LAS VEGAS -- Even if Amar'e Stoudemire is on a minutes restriction in 2013-14, which Glen Grunwald has said is a good possibility, the Knicks GM believes the star big man can still play like one.
"Amar'e can definitely return to All-Star level play," he said on Tuesday, commenting on the often-injured Stoudemire, who underwent debridements on both knees last season. "We'll see how it all plays out when training camp rolls around. Amar'e can certainly come back to All-Star status. He works hard."
Grunwald also said Stoudemire, who's a six-time All-Star (the last coming as a Knick in 2011), will likely not be in competition for playing time with newly acquired Andrea Bargnani and Metta World Peace, who both could play the 3 and 4 spots. That's likely because STAT could be regulated to only 20 to 25 minutes per game -- a small output with potentially big results.
New York Knicks
"We're very hopeful that Amar'e will be a key contributor for us next year," Grunwald said. "I know he had some injury issues last year, but we're hopeful that we'll be able to manage that going forward. He'll play as much as he possibly can. I don't think either Metta or Andrea necessarily impacts his role. I think they're all good players, and good players will play."
Stoudemire could play some minutes behind Tyson Chandler. As of now, the team has no backup center, and there could be some interest in using Stoudemire more in that role, especially with his developed post-up game. When he averaged 25.3 points, 8.2 rebounds and 1.9. blocks per game in 2010-11 -- his first season in New York -- he managed the middle, taking advantage of slower mismatches like Carmelo Anthony did last season at power forward. If Stoudemire played some center, it could also help with spacing if Anthony and Bargnani are on the court together with him.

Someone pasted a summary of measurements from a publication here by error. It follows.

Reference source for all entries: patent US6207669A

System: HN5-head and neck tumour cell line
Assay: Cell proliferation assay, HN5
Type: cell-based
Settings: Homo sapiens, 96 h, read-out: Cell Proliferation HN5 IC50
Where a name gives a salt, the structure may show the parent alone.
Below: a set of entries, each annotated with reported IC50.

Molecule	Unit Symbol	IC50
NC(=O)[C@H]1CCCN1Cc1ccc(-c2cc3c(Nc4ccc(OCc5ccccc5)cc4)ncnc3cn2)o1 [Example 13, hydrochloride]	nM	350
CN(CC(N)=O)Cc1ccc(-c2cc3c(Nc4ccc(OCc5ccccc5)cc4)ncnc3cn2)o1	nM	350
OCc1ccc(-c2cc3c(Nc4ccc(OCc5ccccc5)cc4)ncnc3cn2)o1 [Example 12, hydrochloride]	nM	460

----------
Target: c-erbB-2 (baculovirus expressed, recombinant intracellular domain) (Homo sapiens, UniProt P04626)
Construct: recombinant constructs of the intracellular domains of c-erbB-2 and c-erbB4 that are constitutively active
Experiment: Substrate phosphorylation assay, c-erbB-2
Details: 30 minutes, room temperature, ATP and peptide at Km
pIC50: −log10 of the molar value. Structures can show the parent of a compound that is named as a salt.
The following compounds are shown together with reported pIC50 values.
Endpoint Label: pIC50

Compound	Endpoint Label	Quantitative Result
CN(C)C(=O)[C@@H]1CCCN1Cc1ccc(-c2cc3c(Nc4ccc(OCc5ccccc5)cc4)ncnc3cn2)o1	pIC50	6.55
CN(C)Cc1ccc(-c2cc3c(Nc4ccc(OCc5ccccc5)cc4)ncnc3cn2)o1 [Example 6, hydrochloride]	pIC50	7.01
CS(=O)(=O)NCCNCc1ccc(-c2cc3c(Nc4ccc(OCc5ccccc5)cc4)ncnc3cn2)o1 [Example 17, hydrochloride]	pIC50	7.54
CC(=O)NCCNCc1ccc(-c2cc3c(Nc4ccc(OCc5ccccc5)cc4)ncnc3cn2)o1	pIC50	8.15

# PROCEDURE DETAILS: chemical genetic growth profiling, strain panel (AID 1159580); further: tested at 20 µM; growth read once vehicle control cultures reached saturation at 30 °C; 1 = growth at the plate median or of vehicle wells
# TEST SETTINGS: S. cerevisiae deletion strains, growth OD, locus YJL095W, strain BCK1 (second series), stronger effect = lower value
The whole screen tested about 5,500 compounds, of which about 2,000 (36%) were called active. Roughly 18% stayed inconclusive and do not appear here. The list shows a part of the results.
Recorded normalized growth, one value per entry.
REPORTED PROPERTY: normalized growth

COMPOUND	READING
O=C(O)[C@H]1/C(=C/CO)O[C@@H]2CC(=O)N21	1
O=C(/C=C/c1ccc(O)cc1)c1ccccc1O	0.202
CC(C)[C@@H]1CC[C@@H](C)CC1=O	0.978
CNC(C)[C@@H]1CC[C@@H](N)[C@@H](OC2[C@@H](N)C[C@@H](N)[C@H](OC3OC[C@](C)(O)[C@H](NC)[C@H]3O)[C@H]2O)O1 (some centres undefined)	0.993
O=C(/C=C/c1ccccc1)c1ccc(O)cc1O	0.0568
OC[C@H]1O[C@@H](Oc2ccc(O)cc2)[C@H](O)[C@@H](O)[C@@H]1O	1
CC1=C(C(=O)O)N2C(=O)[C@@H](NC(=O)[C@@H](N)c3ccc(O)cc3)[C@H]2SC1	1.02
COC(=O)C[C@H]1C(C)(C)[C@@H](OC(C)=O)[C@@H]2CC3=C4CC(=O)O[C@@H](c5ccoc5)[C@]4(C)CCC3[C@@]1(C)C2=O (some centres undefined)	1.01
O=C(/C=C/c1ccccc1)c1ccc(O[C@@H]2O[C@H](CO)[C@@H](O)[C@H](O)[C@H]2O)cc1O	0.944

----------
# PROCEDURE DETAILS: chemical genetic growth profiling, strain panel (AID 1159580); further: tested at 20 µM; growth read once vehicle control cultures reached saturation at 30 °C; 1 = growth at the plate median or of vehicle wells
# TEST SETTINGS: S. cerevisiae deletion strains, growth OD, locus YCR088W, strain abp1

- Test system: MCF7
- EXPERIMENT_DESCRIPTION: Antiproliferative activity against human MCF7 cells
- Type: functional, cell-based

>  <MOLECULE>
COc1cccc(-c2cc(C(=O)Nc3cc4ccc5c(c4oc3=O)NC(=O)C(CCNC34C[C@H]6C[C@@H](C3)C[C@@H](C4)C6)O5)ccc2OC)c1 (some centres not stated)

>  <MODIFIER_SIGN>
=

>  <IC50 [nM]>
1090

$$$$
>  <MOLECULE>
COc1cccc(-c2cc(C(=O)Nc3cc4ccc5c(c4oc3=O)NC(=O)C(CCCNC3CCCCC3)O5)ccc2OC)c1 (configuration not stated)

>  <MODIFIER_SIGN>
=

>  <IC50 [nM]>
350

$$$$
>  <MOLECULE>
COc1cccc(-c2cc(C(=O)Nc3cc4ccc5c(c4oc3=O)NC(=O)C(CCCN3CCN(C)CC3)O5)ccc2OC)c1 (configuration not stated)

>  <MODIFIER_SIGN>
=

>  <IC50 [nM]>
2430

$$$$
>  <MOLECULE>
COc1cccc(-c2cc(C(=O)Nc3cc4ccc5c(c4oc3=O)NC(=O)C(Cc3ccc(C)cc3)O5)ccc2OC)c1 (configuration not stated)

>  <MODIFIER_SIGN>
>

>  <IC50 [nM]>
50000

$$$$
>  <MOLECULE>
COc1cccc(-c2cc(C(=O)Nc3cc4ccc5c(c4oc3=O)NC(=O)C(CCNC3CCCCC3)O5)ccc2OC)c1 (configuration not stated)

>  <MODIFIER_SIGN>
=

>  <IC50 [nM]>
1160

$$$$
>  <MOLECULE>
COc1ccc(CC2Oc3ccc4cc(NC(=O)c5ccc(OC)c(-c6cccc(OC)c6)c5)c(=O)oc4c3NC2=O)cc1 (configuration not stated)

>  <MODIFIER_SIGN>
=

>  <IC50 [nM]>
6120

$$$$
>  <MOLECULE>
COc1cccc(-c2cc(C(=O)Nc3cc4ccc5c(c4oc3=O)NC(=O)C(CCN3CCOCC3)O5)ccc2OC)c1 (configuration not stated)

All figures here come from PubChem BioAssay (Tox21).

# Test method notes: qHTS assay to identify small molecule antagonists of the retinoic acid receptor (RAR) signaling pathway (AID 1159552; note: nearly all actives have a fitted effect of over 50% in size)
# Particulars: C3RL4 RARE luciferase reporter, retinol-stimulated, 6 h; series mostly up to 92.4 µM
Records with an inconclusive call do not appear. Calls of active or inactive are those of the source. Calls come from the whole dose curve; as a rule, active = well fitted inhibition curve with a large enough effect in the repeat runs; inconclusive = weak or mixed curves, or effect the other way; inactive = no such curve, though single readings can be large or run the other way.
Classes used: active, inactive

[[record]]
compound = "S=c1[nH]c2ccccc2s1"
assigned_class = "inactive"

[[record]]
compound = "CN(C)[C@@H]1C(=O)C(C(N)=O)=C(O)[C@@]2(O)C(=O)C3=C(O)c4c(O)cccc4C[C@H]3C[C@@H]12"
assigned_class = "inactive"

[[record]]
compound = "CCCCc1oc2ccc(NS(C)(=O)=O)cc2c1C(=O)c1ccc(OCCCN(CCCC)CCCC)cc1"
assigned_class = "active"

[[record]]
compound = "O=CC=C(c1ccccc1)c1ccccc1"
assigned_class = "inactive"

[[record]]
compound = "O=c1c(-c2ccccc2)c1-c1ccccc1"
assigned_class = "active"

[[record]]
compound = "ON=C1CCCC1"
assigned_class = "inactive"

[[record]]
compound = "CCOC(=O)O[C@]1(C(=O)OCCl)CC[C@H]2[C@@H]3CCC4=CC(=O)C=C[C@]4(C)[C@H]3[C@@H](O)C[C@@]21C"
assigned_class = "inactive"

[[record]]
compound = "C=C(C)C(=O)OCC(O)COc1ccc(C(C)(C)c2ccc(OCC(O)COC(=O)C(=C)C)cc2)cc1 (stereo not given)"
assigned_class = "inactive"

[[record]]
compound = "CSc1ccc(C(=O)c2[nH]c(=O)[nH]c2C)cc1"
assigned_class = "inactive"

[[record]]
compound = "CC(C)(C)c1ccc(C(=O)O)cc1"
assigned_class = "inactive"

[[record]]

This summer, Stoudemire has traveled back and forth between his residences in New York City and Miami, working out at the Knicks' training facility and the University of Miami. His focus has been weightlifting to build core strength, physical therapy for both knees, more swimming for cardio and to take stress and pounding off his joints.
Travis King, Stoudemire's co-agent and manager of basketball operations for Amar'e Stoudemire Enterprise, said his client is responding well to the training and he's not concerned with his minutes next season.
"His knees are great," King said. "He's prepared to follow whatever the Knicks' plans are for him. He just wants to help bring a championship to New York."
STAT, the coach: Stoudemire is currently en route to Israel, where he'll be coaching the Canadian men's basketball team in the 19th Maccabiah Games, which run July 17-30. Stoudemire, who has a Star of David tattoo on his left hand, traveled to Israel for a week in 2010 -- not only because he's a history buff but to also explore his possible Hebrew roots. While he didn't discover any, he still relates to Judaism by sometimes wearing a yarmulke and a menorah necklace, as well as following other traditions of the religion.
Last week, Stoudemire was a part of an ownership group -- also consisting of power sports agent Arn Tellem, advertising executive Eyal Chomsky and entrepreneur Ori Allon -- that bought a 90 percent stake in the Hapoel Jerusalem basketball club for 20 million shekels (about $5.6 million).
STAT tweeted, "Today I'm one of the proud new owners of the Hapoel Jerusalem basketball organization. It's a great day!"
King said Stoudemire has interest in playing in Israel one day.
"Possibly after his NBA career is over," King said. "But he has a lot of time before that comes into play."
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